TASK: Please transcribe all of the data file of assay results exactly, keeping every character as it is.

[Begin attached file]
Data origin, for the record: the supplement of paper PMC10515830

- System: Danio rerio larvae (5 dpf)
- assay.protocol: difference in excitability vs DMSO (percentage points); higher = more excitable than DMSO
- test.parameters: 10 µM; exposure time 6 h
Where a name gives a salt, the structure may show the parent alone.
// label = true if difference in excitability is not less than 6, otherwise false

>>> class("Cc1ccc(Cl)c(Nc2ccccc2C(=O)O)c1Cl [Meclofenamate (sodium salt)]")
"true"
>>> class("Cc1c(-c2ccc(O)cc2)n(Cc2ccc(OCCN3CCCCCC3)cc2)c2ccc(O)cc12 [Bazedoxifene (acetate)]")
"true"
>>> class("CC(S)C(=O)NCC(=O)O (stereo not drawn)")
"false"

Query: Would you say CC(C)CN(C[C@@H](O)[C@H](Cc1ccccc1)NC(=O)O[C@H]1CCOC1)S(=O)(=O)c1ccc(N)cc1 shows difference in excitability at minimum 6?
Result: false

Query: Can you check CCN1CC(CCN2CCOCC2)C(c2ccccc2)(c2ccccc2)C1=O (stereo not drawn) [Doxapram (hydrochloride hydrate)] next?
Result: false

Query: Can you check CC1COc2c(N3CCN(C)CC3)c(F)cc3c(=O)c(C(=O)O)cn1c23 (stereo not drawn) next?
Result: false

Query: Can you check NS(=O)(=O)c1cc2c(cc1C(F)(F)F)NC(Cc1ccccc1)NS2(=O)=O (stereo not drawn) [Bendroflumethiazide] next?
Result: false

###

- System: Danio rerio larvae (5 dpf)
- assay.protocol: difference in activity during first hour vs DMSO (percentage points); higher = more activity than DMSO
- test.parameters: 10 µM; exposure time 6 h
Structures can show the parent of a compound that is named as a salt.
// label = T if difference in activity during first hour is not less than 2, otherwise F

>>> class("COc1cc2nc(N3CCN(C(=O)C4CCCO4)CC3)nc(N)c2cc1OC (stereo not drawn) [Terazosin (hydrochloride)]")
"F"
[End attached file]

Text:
Data origin, for the record: the supplement of paper PMC10515830

- System: Danio rerio larvae (5 dpf)
- assay.protocol: difference in excitability vs DMSO (percentage points); higher = more excitable than DMSO
- test.parameters: 10 µM; exposure time 6 h
Where a name gives a salt, the structure may show the parent alone.
// label = true if difference in excitability is not less than 6, otherwise false

>>> class("Cc1ccc(Cl)c(Nc2ccccc2C(=O)O)c1Cl [Meclofenamate (sodium salt)]")
"true"
>>> class("Cc1c(-c2ccc(O)cc2)n(Cc2ccc(OCCN3CCCCCC3)cc2)c2ccc(O)cc12 [Bazedoxifene (acetate)]")
"true"
>>> class("CC(S)C(=O)NCC(=O)O (stereo not drawn)")
"false"

Query: Would you say CC(C)CN(C[C@@H](O)[C@H](Cc1ccccc1)NC(=O)O[C@H]1CCOC1)S(=O)(=O)c1ccc(N)cc1 shows difference in excitability at minimum 6?
Result: false

Query: Can you check CCN1CC(CCN2CCOCC2)C(c2ccccc2)(c2ccccc2)C1=O (stereo not drawn) [Doxapram (hydrochloride hydrate)] next?
Result: false

Query: Can you check CC1COc2c(N3CCN(C)CC3)c(F)cc3c(=O)c(C(=O)O)cn1c23 (stereo not drawn) next?
Result: false

Query: Can you check NS(=O)(=O)c1cc2c(cc1C(F)(F)F)NC(Cc1ccccc1)NS2(=O)=O (stereo not drawn) [Bendroflumethiazide] next?
Result: false

###

- System: Danio rerio larvae (5 dpf)
- assay.protocol: difference in activity during first hour vs DMSO (percentage points); higher = more activity than DMSO
- test.parameters: 10 µM; exposure time 6 h
Structures can show the parent of a compound that is named as a salt.
// label = T if difference in activity during first hour is not less than 2, otherwise F

>>> class("COc1cc2nc(N3CCN(C(=O)C4CCCO4)CC3)nc(N)c2cc1OC (stereo not drawn) [Terazosin (hydrochloride)]")
"F"